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Defendants (criminal proceedings)

Luxembourg

These information sheets explain what happens when someone is suspected or accused of an offence which is dealt with by means of a hearing before a court. For information on minor offences such as breaches of the Highway Code which are normally punishable by a fixed penalty such as a fine, see information sheet 5. If you are the victim of a crime, you will find full information about your rights here.

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Luxembourg

Summary of criminal proceedings

Below is a summary of the normal stages in criminal proceedings

  • The proceedings start with an offence being reported, a complaint being filed by a victim or a report of a crime or offence being made by the police
  • a preliminary investigation is ordered by the State Public Prosecutor
  • the police question suspects and may hold them for up to a maximum of 24 hours
  • if the State Public Prosecutor appoints an investigating judge, he decides whether to charge you, i.e. whether to officially accuse you of having committed an offence and then question you
  • the judge may have you arrested by the police and imprisoned: you have the right to ask the district Judges’ Council Chamber for your provisional release
  • the investigating judge investigates the incriminating and exculpatory aspects of the case
  • once he has finished, the investigating judge hands the file to the Prosecutor who recommends that you are either discharged (case closed without further action) or sent for trial before a court. You have the right to appeal against being committed for trial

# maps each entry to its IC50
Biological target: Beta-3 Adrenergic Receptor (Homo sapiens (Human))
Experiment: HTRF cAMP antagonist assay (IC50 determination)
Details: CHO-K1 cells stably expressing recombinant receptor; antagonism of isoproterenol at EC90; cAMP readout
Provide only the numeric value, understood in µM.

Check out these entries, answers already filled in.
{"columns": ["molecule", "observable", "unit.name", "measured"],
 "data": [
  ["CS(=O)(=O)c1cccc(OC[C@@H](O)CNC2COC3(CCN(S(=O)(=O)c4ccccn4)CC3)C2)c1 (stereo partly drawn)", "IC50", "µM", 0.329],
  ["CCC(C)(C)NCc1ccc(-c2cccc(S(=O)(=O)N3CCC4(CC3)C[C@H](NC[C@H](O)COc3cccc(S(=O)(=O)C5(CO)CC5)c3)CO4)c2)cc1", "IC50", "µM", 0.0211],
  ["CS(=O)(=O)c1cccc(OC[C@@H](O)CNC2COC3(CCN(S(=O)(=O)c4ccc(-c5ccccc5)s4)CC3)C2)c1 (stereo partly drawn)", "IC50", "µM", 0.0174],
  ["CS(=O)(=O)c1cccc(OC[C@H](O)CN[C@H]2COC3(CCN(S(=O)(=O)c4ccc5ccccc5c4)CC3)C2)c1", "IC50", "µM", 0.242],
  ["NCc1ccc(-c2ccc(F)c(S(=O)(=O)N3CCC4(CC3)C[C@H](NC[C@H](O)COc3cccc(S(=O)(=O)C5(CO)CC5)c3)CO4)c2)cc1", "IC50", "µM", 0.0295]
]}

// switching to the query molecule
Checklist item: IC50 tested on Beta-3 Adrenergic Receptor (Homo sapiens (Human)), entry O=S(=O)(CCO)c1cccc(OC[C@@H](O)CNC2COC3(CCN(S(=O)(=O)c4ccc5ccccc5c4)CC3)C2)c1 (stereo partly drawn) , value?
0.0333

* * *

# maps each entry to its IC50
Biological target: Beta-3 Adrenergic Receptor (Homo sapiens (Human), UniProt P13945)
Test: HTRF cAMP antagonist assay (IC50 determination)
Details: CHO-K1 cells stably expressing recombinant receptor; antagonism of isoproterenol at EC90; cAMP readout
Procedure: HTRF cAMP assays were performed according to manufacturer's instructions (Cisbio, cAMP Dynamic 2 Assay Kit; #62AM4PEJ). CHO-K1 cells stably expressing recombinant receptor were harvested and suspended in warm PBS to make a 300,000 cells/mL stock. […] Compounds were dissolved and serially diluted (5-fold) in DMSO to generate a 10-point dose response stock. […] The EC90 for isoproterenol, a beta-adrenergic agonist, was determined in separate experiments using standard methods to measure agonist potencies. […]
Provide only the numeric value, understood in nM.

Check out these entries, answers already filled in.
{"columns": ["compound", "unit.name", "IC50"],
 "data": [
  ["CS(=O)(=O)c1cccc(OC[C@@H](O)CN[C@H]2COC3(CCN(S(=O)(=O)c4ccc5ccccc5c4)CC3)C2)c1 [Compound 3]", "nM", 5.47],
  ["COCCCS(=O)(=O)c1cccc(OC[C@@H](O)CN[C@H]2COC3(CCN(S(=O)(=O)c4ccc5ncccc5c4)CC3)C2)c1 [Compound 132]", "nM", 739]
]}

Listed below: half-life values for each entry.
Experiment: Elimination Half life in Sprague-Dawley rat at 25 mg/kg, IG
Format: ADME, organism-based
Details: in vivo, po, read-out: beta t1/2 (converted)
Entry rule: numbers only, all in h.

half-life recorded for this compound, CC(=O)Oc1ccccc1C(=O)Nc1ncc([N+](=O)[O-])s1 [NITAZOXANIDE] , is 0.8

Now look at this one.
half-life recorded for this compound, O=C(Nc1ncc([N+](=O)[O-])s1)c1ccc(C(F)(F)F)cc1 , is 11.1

• you appear at the court hearings charged with criminal offences
  • a judgement acquits you or finds you guilty
  • you have the right to appeal and to be re-tried by the Court of Appeal

You will find details of all these stages in the proceedings and about your rights in the information sheets. This information cannot take the place of consulting a lawyer and is only intended for guidance purposes.

The role of the European Commission

Please note that the European Commission does not play any part in criminal proceedings within Member States and is unable to help you if you wish to make a complaint. These information sheets tell you how you can complain and to whom.

Click on the links below to find the information you need.

1 – Consulting a lawyer

2 –  My rights during the enquiries

  • Questioning/preliminary investigation by the police
  • Arrest (including European arrest warrant)
  • Questioning by the investigating judge and being remanded in custody
  • Hearing by the Judges’ Council Chamber to decide whether to release you
  • Investigation of the case by the State Public Prosecutor / investigating judge and defence rights
  • Procedure for closing the investigations and committal for trial

3 – My rights during the trial

4 – My rights after the trial

5 – Breaches of the highway code and other minor offences

Last update: 05/04/2016

The national language version of this page is maintained by the respective Member State. The translations have been done by the European Commission service. Possible changes introduced in the original by the competent national authority may not be yet reflected in the translations. The European Commission accepts no responsibility or liability whatsoever with regard to any information or data contained or referred to in this document. Please refer to the legal notice to see copyright rules for the Member State responsible for this page.